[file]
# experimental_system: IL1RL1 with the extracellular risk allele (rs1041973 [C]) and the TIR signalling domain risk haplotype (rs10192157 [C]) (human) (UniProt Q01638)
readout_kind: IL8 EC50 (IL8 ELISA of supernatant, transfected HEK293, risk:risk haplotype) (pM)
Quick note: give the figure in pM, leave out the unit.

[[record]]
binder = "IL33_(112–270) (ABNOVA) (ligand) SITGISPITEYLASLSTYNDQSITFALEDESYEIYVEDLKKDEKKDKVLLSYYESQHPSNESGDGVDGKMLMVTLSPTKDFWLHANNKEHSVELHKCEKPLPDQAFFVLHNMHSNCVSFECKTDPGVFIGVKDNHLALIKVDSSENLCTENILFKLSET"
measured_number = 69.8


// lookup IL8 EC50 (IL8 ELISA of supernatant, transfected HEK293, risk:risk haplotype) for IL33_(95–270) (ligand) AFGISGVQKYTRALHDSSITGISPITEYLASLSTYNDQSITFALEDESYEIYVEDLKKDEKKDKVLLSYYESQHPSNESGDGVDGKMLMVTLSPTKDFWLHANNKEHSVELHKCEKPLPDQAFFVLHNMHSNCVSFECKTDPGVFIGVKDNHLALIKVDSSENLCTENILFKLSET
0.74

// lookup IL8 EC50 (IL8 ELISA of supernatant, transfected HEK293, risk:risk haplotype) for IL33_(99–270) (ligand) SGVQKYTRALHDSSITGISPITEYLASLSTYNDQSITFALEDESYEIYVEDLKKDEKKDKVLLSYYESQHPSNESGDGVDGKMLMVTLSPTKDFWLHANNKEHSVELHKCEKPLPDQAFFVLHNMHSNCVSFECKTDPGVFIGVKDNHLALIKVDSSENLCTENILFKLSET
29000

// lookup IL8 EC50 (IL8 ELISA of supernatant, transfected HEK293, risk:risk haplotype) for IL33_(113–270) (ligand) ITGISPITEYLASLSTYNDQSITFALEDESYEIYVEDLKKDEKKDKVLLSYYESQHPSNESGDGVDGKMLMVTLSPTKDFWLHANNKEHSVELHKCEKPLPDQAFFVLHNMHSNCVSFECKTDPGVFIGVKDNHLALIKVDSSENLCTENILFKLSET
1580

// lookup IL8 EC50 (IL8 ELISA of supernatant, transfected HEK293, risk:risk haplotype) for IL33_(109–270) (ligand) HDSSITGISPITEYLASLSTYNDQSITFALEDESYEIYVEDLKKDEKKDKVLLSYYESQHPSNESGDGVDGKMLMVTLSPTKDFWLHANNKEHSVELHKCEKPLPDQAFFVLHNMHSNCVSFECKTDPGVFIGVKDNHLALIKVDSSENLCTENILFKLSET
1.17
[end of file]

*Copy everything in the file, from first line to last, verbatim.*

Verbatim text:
# experimental_system: IL1RL1 with the extracellular risk allele (rs1041973 [C]) and the TIR signalling domain risk haplotype (rs10192157 [C]) (human) (UniProt Q01638)
readout_kind: IL8 EC50 (IL8 ELISA of supernatant, transfected HEK293, risk:risk haplotype) (pM)
Quick note: give the figure in pM, leave out the unit.

[[record]]
binder = "IL33_(112–270) (ABNOVA) (ligand) SITGISPITEYLASLSTYNDQSITFALEDESYEIYVEDLKKDEKKDKVLLSYYESQHPSNESGDGVDGKMLMVTLSPTKDFWLHANNKEHSVELHKCEKPLPDQAFFVLHNMHSNCVSFECKTDPGVFIGVKDNHLALIKVDSSENLCTENILFKLSET"
measured_number = 69.8


// lookup IL8 EC50 (IL8 ELISA of supernatant, transfected HEK293, risk:risk haplotype) for IL33_(95–270) (ligand) AFGISGVQKYTRALHDSSITGISPITEYLASLSTYNDQSITFALEDESYEIYVEDLKKDEKKDKVLLSYYESQHPSNESGDGVDGKMLMVTLSPTKDFWLHANNKEHSVELHKCEKPLPDQAFFVLHNMHSNCVSFECKTDPGVFIGVKDNHLALIKVDSSENLCTENILFKLSET
0.74

// lookup IL8 EC50 (IL8 ELISA of supernatant, transfected HEK293, risk:risk haplotype) for IL33_(99–270) (ligand) SGVQKYTRALHDSSITGISPITEYLASLSTYNDQSITFALEDESYEIYVEDLKKDEKKDKVLLSYYESQHPSNESGDGVDGKMLMVTLSPTKDFWLHANNKEHSVELHKCEKPLPDQAFFVLHNMHSNCVSFECKTDPGVFIGVKDNHLALIKVDSSENLCTENILFKLSET
29000

// lookup IL8 EC50 (IL8 ELISA of supernatant, transfected HEK293, risk:risk haplotype) for IL33_(113–270) (ligand) ITGISPITEYLASLSTYNDQSITFALEDESYEIYVEDLKKDEKKDKVLLSYYESQHPSNESGDGVDGKMLMVTLSPTKDFWLHANNKEHSVELHKCEKPLPDQAFFVLHNMHSNCVSFECKTDPGVFIGVKDNHLALIKVDSSENLCTENILFKLSET
1580

// lookup IL8 EC50 (IL8 ELISA of supernatant, transfected HEK293, risk:risk haplotype) for IL33_(109–270) (ligand) HDSSITGISPITEYLASLSTYNDQSITFALEDESYEIYVEDLKKDEKKDKVLLSYYESQHPSNESGDGVDGKMLMVTLSPTKDFWLHANNKEHSVELHKCEKPLPDQAFFVLHNMHSNCVSFECKTDPGVFIGVKDNHLALIKVDSSENLCTENILFKLSET
1.17